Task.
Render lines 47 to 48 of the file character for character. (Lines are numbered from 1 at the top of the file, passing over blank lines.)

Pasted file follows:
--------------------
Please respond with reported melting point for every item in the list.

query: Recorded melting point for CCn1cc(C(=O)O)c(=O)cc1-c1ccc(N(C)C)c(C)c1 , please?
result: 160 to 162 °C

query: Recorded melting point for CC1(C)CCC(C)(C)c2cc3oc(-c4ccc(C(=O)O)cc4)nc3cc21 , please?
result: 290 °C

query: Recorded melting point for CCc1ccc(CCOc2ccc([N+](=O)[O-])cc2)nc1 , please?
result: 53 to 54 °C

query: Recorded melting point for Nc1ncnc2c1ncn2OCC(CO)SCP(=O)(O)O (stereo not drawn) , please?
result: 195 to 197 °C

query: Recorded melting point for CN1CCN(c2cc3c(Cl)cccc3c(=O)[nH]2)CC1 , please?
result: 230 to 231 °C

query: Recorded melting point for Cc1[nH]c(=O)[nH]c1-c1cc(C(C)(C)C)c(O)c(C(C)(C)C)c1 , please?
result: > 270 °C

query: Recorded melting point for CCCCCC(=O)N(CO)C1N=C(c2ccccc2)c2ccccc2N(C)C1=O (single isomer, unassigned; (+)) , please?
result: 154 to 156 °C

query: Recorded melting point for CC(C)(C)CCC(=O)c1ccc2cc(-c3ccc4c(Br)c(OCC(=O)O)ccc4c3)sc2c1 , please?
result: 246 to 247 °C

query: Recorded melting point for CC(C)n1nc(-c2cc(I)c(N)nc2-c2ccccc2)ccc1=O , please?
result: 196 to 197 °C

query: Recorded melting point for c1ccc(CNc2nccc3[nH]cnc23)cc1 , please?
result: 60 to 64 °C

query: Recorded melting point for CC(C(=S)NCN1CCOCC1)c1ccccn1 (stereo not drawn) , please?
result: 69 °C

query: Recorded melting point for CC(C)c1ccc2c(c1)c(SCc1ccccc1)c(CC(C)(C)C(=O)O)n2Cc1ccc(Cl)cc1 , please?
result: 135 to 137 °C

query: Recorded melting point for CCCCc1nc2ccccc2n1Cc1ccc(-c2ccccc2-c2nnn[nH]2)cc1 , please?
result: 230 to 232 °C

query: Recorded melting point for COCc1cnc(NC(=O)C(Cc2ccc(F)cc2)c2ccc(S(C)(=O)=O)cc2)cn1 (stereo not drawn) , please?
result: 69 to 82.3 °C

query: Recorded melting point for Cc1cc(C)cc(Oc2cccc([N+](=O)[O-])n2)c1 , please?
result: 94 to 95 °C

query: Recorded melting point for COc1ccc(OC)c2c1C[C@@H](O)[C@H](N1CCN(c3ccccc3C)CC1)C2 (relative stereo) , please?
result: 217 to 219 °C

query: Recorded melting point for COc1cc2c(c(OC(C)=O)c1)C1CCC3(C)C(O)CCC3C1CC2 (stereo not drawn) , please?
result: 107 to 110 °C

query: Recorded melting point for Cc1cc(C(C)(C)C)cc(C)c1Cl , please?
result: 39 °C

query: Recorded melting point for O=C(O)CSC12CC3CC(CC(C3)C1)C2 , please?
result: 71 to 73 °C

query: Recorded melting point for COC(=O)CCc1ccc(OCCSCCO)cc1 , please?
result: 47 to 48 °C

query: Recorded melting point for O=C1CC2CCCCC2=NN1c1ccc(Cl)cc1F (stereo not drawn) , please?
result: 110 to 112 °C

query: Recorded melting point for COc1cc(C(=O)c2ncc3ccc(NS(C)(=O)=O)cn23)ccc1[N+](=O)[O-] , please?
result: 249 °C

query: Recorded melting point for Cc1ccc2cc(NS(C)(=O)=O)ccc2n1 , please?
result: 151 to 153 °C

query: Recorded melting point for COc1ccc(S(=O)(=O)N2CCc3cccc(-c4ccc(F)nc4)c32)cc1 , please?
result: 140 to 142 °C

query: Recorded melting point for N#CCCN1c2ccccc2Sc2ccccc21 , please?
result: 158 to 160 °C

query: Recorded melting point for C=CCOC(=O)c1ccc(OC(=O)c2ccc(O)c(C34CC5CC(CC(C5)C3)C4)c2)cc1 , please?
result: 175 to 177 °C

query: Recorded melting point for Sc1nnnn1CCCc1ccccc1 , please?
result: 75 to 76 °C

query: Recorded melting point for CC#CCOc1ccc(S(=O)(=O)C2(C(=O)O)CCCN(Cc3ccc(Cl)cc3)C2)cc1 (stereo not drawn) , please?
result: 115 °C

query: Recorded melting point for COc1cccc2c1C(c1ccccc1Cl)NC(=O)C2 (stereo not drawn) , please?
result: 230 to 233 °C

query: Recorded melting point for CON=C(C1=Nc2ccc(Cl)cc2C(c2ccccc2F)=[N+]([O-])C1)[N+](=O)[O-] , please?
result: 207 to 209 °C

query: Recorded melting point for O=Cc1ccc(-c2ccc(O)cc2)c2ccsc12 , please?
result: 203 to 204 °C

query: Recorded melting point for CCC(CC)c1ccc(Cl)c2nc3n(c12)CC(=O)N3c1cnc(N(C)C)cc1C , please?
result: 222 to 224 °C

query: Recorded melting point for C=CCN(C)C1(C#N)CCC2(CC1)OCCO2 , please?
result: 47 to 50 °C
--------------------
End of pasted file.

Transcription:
result: 151 to 153 °C

query: Recorded melting point for COc1ccc(S(=O)(=O)N2CCc3cccc(-c4ccc(F)nc4)c32)cc1 , please?